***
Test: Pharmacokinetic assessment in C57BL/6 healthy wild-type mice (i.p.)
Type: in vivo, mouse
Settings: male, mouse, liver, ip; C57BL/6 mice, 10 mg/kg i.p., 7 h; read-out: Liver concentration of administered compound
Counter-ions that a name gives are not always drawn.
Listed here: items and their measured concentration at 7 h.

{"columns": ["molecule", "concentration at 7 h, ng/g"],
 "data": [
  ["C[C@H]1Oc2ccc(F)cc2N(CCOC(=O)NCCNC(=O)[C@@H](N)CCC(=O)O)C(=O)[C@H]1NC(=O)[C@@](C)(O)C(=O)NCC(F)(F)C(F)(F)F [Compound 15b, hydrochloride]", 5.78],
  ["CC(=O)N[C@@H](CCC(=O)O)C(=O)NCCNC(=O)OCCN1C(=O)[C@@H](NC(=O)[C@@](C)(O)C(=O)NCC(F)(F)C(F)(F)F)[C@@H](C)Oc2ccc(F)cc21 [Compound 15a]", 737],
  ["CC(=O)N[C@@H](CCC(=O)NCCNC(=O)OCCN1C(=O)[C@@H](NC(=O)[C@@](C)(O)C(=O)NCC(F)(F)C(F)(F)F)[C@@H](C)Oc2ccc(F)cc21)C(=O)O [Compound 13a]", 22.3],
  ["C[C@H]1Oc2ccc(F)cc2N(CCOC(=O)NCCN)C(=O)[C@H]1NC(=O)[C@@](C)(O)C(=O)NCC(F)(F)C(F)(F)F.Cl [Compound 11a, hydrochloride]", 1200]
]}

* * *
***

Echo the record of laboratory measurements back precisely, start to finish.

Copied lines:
Test: Pharmacokinetic assessment in C57BL/6 healthy wild-type mice (i.p.)
Type: in vivo, mouse
Settings: male, mouse, liver, ip; C57BL/6 mice, 10 mg/kg i.p., 7 h; read-out: Liver concentration of administered compound
Counter-ions that a name gives are not always drawn.
Listed here: items and their measured concentration at 7 h.

{"columns": ["molecule", "concentration at 7 h, ng/g"],
 "data": [
  ["C[C@H]1Oc2ccc(F)cc2N(CCOC(=O)NCCNC(=O)[C@@H](N)CCC(=O)O)C(=O)[C@H]1NC(=O)[C@@](C)(O)C(=O)NCC(F)(F)C(F)(F)F [Compound 15b, hydrochloride]", 5.78],
  ["CC(=O)N[C@@H](CCC(=O)O)C(=O)NCCNC(=O)OCCN1C(=O)[C@@H](NC(=O)[C@@](C)(O)C(=O)NCC(F)(F)C(F)(F)F)[C@@H](C)Oc2ccc(F)cc21 [Compound 15a]", 737],
  ["CC(=O)N[C@@H](CCC(=O)NCCNC(=O)OCCN1C(=O)[C@@H](NC(=O)[C@@](C)(O)C(=O)NCC(F)(F)C(F)(F)F)[C@@H](C)Oc2ccc(F)cc21)C(=O)O [Compound 13a]", 22.3],
  ["C[C@H]1Oc2ccc(F)cc2N(CCOC(=O)NCCN)C(=O)[C@H]1NC(=O)[C@@](C)(O)C(=O)NCC(F)(F)C(F)(F)F.Cl [Compound 11a, hydrochloride]", 1200]
]}

* * *